However, due to the lack of nutrient absorption, one of the
problems Celiac sufferers have to deal with is weight loss. And
wouldn't you know it, some idiot made the connection between this weight loss and the absence of
gluten ingestion and decided to
make a fad diet out of it, a diet immediately embraced by celebrity idiots like Kim Kardashian. And since ad people always know a good thing when they smell it, they have been mercilessly flogging the “gluten-free” horse, sticking “GLUTEN FREE!” labels on anything and everything in the hopes that our nation of overweight, gullible, frightened, hypochondriac sheeple will all run to the fold and gobble up their product. And it's working. It's working so well that sheeple are actually buying “gluten-free” foods that never had gluten in them to begin with! I'm looking at a big “GLUTEN-FREE SNACK!” label on a bag of potato chips. Now, unless the manufacturer has added some form of gluten as a seasoning or an extender, there is no gluten in potato chips. Never was. Potatoes, like nearly all vegetables and fruits, are naturally “gluten-free.” Same for pickles. Yeah.....that's right.......some Madison Avenue manure spreader got the idea of labeling pickles as “gluten-free.” How about the “gluten-free” rice and/or corn cereals crowding the store shelves? Guess what? There's no gluten in rice or corn. I've also seen “gluten-free” candy, fruit snacks, soda and lots of other sugar-laden or artificially sweetened stuff, all labeled so that you can feel good about feeding your kids things that are inherently bad for them.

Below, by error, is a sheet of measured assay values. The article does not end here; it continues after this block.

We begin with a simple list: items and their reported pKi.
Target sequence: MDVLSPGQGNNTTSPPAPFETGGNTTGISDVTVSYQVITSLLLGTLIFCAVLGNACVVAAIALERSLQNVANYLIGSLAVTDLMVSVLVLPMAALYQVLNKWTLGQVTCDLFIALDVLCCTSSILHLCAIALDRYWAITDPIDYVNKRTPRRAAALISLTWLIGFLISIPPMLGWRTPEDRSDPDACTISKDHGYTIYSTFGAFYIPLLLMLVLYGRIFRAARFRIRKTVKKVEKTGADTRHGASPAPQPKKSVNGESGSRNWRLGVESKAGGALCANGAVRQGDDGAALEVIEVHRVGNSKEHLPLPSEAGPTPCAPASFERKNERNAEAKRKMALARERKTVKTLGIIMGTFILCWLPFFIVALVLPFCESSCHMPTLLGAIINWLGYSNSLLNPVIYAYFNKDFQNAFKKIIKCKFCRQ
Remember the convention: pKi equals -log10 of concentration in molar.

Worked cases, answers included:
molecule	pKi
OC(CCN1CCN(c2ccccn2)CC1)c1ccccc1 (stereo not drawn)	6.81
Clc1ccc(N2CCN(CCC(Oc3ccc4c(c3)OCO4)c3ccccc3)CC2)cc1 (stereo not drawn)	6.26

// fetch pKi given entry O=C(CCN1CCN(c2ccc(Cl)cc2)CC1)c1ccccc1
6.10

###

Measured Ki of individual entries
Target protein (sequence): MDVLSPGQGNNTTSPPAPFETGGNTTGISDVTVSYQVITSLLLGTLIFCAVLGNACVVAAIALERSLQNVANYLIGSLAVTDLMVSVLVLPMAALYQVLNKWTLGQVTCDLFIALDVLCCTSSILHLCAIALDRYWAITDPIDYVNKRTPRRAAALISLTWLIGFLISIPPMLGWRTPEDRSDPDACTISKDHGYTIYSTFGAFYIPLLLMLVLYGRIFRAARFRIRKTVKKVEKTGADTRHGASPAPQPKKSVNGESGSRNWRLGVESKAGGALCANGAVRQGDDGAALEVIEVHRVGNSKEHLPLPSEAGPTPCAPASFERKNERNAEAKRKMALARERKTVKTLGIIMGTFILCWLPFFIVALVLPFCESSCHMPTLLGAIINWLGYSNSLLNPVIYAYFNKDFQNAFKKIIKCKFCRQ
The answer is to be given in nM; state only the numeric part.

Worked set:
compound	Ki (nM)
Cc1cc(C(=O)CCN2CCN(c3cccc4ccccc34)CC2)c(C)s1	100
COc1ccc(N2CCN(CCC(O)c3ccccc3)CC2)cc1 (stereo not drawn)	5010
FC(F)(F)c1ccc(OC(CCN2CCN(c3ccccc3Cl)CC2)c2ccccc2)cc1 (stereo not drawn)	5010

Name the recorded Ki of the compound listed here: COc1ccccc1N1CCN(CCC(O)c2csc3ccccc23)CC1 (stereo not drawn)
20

Americans will spend over seven billion dollars this year on products labeled “gluten-free.” And yet, because the FDA has not yet codified a guideline for such labels, many of them are misleading, being placed on products that actually do contain some gluten, while most of the rest are simply unnecessary affectations. And because these marketing-driven labels enable manufacturers to jack up the prices, the only place you're going to lose weight is in your wallet.

And yet, some people swear by it. They feel SO much better since they went gluten-free! They've lost unimaginable amounts of weight since going gluten-free. These Kardashian-wannabes are driving a growing number of restaurants into the “gluten-free” pool, causing food costs and prices to rise there, too. And I promise you, if there is even one legitimate Celiac sufferer in the small town in which I live, I will eat my gluten-free shoes.

According to Rhonda Kane, a registered dietitian and consumer safety officer at the FDA, “Eating gluten-free is not meant to be a diet craze. It’s a medical necessity for those who have Celiac disease. There are no nutritional advantages for a person not sensitive to gluten to be on a gluten-free diet.”